They were wrong. In this case, I was hardly bothered. For one thing, the vegetable -- sautéed leaf spinach on this night -- was so fresh that it practically glowed with health, and the mashed potatoes topping it were functionally appropriate for creating a timbale form and deliciously filling.
For another, while I might have expected a more modern approach from the restaurant's precursor, a nouvelle Mexican pioneer called La Palma Grill, that's just not the vibe at Maison Carlos. Instead, the restaurant proudly proclaims that it features Continental cuisine -- about two-thirds Italian and one-third French.
Indeed, Maison Carlos, owned by husband-wife team Carlos and Lanie Farias, is in some ways about European formalities; it provides the kind of stylized dining that has been a long time coming to this culinary row, where upscale eateries have been rare. Maitre d' Carlos Farias hails from the revered Renato's in Palm Beach, and his executive chef, Robert Dedrick, calls the equally respected Nando's in Palm Beach his former maison. As a result of their joint experience and what obviously is a shared passion for exacting standards, the dining experience at Maison Carlos is less about following current trends than about firming up its footing with quality fare and genteel service.
The service, depending upon the number of parties dining and the amount of waiters working, can be as slow as a tugboat hauling a cruise ship. We were seated for at least 30 minutes before our appetizer order was even taken, and aside from a busboy or two, our server seemed to be the only one working the room. In the beginning, he was so distracted that he greeted us and told us the specials twice, though we chose not to correct him because the dishes sounded good enough to bear repeating. But he was unfailingly polite and impeccably mannered, with a no-questions-asked policy that was a relief from waiters who query patrons' judgments. He even took back an "off" bottle of wine without an argument.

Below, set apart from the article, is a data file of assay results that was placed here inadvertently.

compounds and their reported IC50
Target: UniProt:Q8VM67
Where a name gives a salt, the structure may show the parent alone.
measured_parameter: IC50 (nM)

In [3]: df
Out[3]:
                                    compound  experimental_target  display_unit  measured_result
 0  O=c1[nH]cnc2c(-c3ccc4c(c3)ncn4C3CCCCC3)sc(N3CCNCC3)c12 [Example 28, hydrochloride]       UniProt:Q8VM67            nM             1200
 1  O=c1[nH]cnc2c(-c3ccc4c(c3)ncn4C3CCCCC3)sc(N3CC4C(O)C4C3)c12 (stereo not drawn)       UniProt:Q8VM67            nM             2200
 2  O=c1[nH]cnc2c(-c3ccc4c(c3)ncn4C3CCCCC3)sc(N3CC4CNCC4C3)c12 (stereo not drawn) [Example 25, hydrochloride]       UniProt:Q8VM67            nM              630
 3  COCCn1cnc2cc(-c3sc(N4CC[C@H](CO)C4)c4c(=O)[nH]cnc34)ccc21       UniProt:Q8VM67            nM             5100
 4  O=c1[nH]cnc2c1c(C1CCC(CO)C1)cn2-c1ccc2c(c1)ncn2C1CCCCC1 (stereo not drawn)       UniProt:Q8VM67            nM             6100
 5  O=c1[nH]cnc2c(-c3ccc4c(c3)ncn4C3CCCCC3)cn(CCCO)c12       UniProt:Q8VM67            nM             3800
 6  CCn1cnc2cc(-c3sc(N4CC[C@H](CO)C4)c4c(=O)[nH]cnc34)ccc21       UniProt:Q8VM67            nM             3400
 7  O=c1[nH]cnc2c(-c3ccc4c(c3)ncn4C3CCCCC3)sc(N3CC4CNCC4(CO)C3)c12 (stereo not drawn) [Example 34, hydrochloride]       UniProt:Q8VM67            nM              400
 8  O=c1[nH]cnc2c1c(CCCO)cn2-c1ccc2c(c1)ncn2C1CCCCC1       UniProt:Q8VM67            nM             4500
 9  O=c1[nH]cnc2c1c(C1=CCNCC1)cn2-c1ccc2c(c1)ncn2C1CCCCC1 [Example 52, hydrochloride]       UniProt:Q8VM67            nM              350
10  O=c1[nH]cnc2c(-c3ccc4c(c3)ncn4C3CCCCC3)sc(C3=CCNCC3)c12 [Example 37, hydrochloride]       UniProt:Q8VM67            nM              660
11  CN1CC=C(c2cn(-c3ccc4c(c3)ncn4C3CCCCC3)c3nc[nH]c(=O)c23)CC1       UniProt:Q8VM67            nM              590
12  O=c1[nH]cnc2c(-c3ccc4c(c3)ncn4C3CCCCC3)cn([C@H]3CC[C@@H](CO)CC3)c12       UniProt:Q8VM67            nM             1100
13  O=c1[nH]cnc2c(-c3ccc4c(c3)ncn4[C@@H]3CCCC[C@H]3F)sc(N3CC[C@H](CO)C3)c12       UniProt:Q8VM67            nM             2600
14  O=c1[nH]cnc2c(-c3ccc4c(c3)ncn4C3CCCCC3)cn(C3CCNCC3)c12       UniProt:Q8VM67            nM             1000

The attractive trappings of the long, narrow dining room sum up the contained joie de vivre here nearly perfectly. Under a two-story ceiling, extra-large banquettes along one wall are juxtaposed by a bar along the other. Tables are shaded by canvas umbrellas that give diners the impression of dining on a patio somewhere in southern Europe, an outdoorsy feel that is helped along by a cool tile floor, clean white columns, and vivid potted greenery.
Which is not to imply that the fare at Maison Carlos is staid or boring. Little touches enliven familiar appetizers; for instance, the tender fried calamari is served with a vibrant aioli that includes pungent black olives. In addition, a daily list of specials offers some intriguing options: We gleaned an impeccably prepared beet carpaccio, shaved red and golden beets dotted with goat cheese and arugula tossed in a lemon vinaigrette, and a sumptuous dish of tagliatelle stirred with a woodsy sauce of wild mushrooms and succulent prawns.